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Tribe Mediterranean Foods launches new hummus flavors

BY Alaric DeArment

TAUNTON, Mass. — Tribe Mediterranean Foods is launching four new flavors to its hummus line, the company said.

The new hummus flavors include Cilantro Chimichurri, which includes cilantro and spices and is inspired by South American cuisine; Olive Tapenade, with chopped Mediterranean olives and herbs; Savory Mushroom, described as "earthy and flavorful with a rich assortment of spices"; and Mediterranean Style, with olive oil and paprika.

"Tribe fans continue to seek hummus that ranges from traditional to a bit more daring," Tribe Mediterranean Foods president and "chief tribal officer" Carlos Canals said. "Our new culinary-inspired flavors address this demand by bringing in exotic spices and herbs from across the globe while also maintaining our commitment to serving hummus the way it was meant to be crafted — with nothing artificial."

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Dannon launches Dannon Oikos Greek yogurt, features John Stamos in ad campaign

BY Rozanne Gelbinovich

WHITE PLAINS, N.Y. — The Dannon Co. on Monday announced the launch of Dannon Oikos Greek yogurt, which will replace the brand’s existing Greek yogurt brand. It will join the company’s Stonyfield Organic Oikos Greek yogurt.

“Anyone who has tried and loves Dannon Greek can still find the same fresh taste and creamy-thick consistency in Dannon Oikos, and we just confirmed in a national taste test of non-fat berry flavor Greek yogurt that our Dannon Oikos is preferred on taste to the leading brand by a margin of two to one,” said Michael Neuwirth, senior director of public relations for the Dannon Co. “We’re excited to bring the Oikos brand to more stores nationwide and in more flavors than ever before.”

To spread the word about its new yogurt brand, Dannon also launched an ad campaign on Monday starring Greek actor John Stamos. The campaign compares Dannon Oikos to the world’s best-tasting delights, including Champagne and Swiss chocolate.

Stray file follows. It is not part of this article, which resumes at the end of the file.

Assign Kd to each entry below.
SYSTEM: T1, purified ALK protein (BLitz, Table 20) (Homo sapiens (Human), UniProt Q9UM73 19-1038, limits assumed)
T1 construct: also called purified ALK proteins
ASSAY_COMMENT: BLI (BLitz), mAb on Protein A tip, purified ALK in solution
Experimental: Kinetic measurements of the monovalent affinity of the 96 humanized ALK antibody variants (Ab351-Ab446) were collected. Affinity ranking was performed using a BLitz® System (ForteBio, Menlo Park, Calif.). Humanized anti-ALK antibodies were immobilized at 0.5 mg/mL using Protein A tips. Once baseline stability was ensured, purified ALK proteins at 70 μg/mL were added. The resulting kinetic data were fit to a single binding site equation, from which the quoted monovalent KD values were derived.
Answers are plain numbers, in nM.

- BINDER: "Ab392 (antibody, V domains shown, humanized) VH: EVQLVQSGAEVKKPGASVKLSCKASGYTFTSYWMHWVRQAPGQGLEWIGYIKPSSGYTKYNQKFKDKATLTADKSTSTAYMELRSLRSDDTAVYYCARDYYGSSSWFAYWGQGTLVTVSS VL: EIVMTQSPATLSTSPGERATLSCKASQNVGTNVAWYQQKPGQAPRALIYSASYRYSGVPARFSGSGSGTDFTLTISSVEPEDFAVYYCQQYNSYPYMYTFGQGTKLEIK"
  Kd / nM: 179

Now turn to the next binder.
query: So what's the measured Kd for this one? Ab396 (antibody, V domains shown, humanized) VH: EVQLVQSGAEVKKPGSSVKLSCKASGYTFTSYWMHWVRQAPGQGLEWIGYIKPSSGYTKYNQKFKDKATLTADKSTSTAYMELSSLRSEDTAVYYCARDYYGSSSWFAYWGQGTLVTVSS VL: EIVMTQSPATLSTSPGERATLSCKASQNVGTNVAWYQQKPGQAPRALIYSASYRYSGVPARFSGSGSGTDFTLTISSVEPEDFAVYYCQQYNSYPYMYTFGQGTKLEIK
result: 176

“I am a proud Greek and a proud yogurt eater. And when the call from Dannon came in, and after I tasted Dannon Oikos, I couldn’t say no,” Stamos said. 

Organic Oikos will continue to be sold by Stonyfield using its own certified organic recipe. Together, Dannon Oikos and Stonyfield Organic Oikos offer consumers a broad range of tasty, authentic Greek yogurt options in both non-organic and organic varieties, according to the company.

To learn more about Dannon Oikos and Stonyfield Organic Oikos, visit OikosYogurt.com

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Giant-Carlisle sponsors childhood obesity forum

BY Alaric DeArment

CARLISLE, Pa.—Numerous strategies for combatting the epidemic of childhood obesity have emerged lately, but one could argue that among the most effective are those that happen where people get their food.

Giant Food Stores will convene a panel of local experts at one of its stores in Harrisburg, Pa., for its Giant’s Childhood Obesity Forum on Aug. 16. Giant, based in Carlisle, Pa., is owned by Ahold USA, the U.S. subsidiary of Dutch supermarket operator Royal Ahold. It is often known as Giant-Carlisle to distinguish it from the Landover, Md.-based Giant Food, also owned by Ahold.

Participants will include Giant in-store nutritionists, school nurses, health educators and medical experts.

Efforts like Giant’s are significant due to the scope of childhood obesity in the United States, which the Centers for Disease Control and Prevention estimates to affect 17% of children and adolescents ages 2 to 19 years.

"Healthy eating choices begin at the supermarket for many families, which is why Giant is committed to helping customers make healthy choices while shopping," Camp Hill, Pa., Giant in-store nutritionist Sylvia Warner said. "We offer a variety of nutrition classes, interactive lessons and health information in store and online to enable kids and adults to take an active role in achieving healthier lifestyles."

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hanilouB says:
Aug-17-2011 02:00 am

The usual understanding is that being overweight or overweight means there is a higher risk for health issues. Two brand new studies released today, however, call this conclusion into question. The study indicates that the Body mass index scale doesn't accurately predict health risk factors.

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